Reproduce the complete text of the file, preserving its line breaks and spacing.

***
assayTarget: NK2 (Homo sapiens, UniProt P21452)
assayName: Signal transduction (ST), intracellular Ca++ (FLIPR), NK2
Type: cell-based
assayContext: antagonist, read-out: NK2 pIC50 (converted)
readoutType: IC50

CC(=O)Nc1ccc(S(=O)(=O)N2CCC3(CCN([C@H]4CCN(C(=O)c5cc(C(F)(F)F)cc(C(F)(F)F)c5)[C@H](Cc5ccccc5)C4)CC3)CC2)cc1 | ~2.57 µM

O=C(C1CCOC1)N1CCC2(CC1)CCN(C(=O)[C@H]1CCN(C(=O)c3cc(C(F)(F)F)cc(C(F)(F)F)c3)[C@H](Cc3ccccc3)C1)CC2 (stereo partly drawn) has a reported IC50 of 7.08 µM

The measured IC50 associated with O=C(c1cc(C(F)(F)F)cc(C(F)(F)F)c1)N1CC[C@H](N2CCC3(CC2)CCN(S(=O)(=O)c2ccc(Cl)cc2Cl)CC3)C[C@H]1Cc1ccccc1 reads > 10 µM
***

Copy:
assayTarget: NK2 (Homo sapiens, UniProt P21452)
assayName: Signal transduction (ST), intracellular Ca++ (FLIPR), NK2
Type: cell-based
assayContext: antagonist, read-out: NK2 pIC50 (converted)
readoutType: IC50

CC(=O)Nc1ccc(S(=O)(=O)N2CCC3(CCN([C@H]4CCN(C(=O)c5cc(C(F)(F)F)cc(C(F)(F)F)c5)[C@H](Cc5ccccc5)C4)CC3)CC2)cc1 | ~2.57 µM

O=C(C1CCOC1)N1CCC2(CC1)CCN(C(=O)[C@H]1CCN(C(=O)c3cc(C(F)(F)F)cc(C(F)(F)F)c3)[C@H](Cc3ccccc3)C1)CC2 (stereo partly drawn) has a reported IC50 of 7.08 µM

The measured IC50 associated with O=C(c1cc(C(F)(F)F)cc(C(F)(F)F)c1)N1CC[C@H](N2CCC3(CC2)CCN(S(=O)(=O)c2ccc(Cl)cc2Cl)CC3)C[C@H]1Cc1ccccc1 reads > 10 µM